RECIPE BOOKS - MINI-REVIEWS
by Tom Billings
The following is a compilation of mini-reviews of selected
raw recipe books.
* Treasury of Raw Foods, by Edmond Bordeaux Szekeley ISBN
0-89564-042-2. This is a small book, only 42 pages of subject information. The first third
of the book is a discussion of the merits and need for, a raw food diet. The next third
discusses food combining, which Szekeley calls "trophology", and the properties
of various foods. The last third is a list of menus and brief recipes.
* Light Eating for Survival, by Marcia Acciardo ISBN
0-933278-05-5. A spiral bound paperback book packed with recipes ( >450 recipes, per
back cover) and information. Marcia was an associate of Viktoras. Much of the artwork in
the book is by Peter Max. On page 18 there is a recipe for raw tofu, made from soaked raw
soybeans. (Given the strong flavor of raw soybeans, I suspect raw tofu might not taste
good.) In general, a very nice book.
* Sproutman's Kitchen Garden Cookbook, by Steve Meyerowitz
ISBN 1-878736-84-1. Large (320 pages), information packed book with 250 recipes, many of
which are raw. Includes sections on: sprout breads, nut milk/yogurt and seed cheeses,
dehydrated foods, raw juices, salt alternatives, and other topics. A surprise in the book:
on pg. 237, he recommends cooking sprouted grains! A good book.
* Making Sauerkraut and Pickled Vegetables at Home, by
Annelies Schoeneck ISBN 0-920470-12-2. An English translation of a German book, published
in Canada. Disadvantage: her approach to fermentation uses salt and in some cases, whey.
Advantage: the book contains a *lot* of information on the practical aspects of
fermentation, is well illustrated (color photos). It also has a good description, in
non-technical terms, of what exactly happens when vegetables are fermented. Many raw
fooders will want to modify the recipes to replace the salt and/or whey. Includes recipes
for fermenting mushrooms. Very informative. Those interested in fermentation, and even
those critical of fermentation, will find the book interesting.
* Dining in the Raw, Cooking with "the Buff", by
Rita Romano ISBN 0-9634742-0-0. Rita is a former head chef at Hippocrates Institute in
Florida. Large book with over 700 recipes and lots of supplementary information. Sample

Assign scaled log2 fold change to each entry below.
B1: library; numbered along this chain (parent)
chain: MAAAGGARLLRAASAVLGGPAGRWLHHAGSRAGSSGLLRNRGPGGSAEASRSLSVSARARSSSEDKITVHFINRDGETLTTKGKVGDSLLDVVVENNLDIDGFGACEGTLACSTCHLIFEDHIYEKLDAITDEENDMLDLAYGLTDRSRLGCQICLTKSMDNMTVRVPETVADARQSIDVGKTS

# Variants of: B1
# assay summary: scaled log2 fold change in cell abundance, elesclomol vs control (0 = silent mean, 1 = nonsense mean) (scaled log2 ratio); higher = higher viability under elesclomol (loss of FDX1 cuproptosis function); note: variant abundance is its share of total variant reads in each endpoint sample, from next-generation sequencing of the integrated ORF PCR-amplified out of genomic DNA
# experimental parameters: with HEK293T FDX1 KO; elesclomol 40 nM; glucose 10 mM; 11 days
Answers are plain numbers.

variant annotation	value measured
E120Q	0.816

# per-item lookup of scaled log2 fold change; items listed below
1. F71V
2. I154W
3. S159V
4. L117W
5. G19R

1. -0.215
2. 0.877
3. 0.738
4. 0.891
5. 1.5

recipe titles: sprouted pea soup, cream of broccoli soup (raw, no dairy), parsley pesto,
delectable daikon salad, fennel slaw, (marinated) cinnamon beets, avocado vegetable aspic,
seed cheese pie, sprouted chickpea hummus, dulse salad, tomato chutney, pumpkin seed
patties (dehydrated), sunburgers, raw fruit pies, carob cream delight. The last half of
the book is cooked foods. An impressive resource of raw and living food recipes! (In my
opinion, this is the best raw recipe book in print.)
* Living With Green Power, (Subtitle: A Gourmet Collection of
Living Food Recipes), by Elysa Markowitz.
This new raw recipe book by Elysa Markowitz is beautiful:
oversize, glossy paper, with nice color photos. The first section of the book is rather
short, and provides info. on the Green Power juicer. Section 2 is the majority of the
book, and consists of recipes, all of which use the juicer. Recipes include juices,
desserts, soups, dressings, main entrees, grain breads, and desserts. With some adaptation
in methods, the recipes could presumably be made using other juicers or equipment. Sample
recipes: asparagusto soup, Italian bread sticks, sprouted nori rolls, whata walnut loaf,
pecan pate, sunrise seed cheeses, blueberry sorbet, green goddess soup, etc.
* The Raw Truth, by Jeremy A. Safron & Renee Underkofler.
This book is not as fancy as Elysa's, but has some nice
recipes in it. The first 4 chapters provide basic info. on the foods that comprise a raw
foods diet, with info. on sprouting and dehydration. Most of the book consists of recipes.
Sample recipes include: starfruit [carambola] and raspberry nut kreme, mango pudding,
ginger blast (a drink), zucchini salad, peanut curry dressing, Greek salad (marinated),
creamy carrot ginger soup, cream of broccoli soup, mini pizzas, cashew beet pate, Essene
breads, pumpkin butter, Thai curry, raw fruit pies, 7 layer carob cake, etc.
* Grains and Greens, by Patrick Wright. (Note: not a recipe
book, but contains numerous recipes.)
This book presents a raw diet as the solution for health and
healing. It contains some good information, but parts are outdated or incorrect, e.g. the
nonsense that our prehistoric ancestors were vegetarians (they were not). The book has
recipes, though some require cooking and eggs. Probably the weakest aspect of the book is
that it appears it was not edited (it is self- published) - there are frequent spelling
errors, and portions would benefit from the services of a good editor.
* Famous Vegetarians and their Favorite Recipes, by Rynn
Berry. Info on vegetarian personalities and recipes - some recipes are raw.
* Brooke's Rainbow Recipes, by Bev Peterson. Raw recipe book
with an ethnic emphasis.